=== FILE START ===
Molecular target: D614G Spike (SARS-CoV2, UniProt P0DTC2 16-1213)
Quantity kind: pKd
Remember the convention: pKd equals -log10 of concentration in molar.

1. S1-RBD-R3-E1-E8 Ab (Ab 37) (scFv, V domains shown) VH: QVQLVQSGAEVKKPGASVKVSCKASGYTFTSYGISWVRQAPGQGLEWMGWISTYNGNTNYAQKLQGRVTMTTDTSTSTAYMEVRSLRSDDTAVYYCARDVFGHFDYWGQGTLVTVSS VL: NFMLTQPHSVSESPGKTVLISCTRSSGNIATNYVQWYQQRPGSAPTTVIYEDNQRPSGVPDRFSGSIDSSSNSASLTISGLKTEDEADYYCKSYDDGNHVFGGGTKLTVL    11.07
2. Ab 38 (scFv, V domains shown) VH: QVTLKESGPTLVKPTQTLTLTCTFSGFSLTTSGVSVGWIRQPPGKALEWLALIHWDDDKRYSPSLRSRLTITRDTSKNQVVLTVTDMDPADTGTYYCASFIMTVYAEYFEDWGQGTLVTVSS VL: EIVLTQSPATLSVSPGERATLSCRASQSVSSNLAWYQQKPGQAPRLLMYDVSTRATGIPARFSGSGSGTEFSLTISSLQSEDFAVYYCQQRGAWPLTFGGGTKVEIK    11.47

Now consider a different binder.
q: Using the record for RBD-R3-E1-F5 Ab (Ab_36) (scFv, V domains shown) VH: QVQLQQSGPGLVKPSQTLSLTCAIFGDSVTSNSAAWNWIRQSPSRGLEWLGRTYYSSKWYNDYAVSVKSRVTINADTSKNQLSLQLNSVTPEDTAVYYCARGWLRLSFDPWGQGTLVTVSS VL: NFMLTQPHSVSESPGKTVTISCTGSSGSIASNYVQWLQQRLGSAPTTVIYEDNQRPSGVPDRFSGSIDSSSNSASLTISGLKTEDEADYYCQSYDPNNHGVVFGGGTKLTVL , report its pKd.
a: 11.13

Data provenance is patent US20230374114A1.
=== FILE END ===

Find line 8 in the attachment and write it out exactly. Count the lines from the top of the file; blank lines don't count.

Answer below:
a: 11.13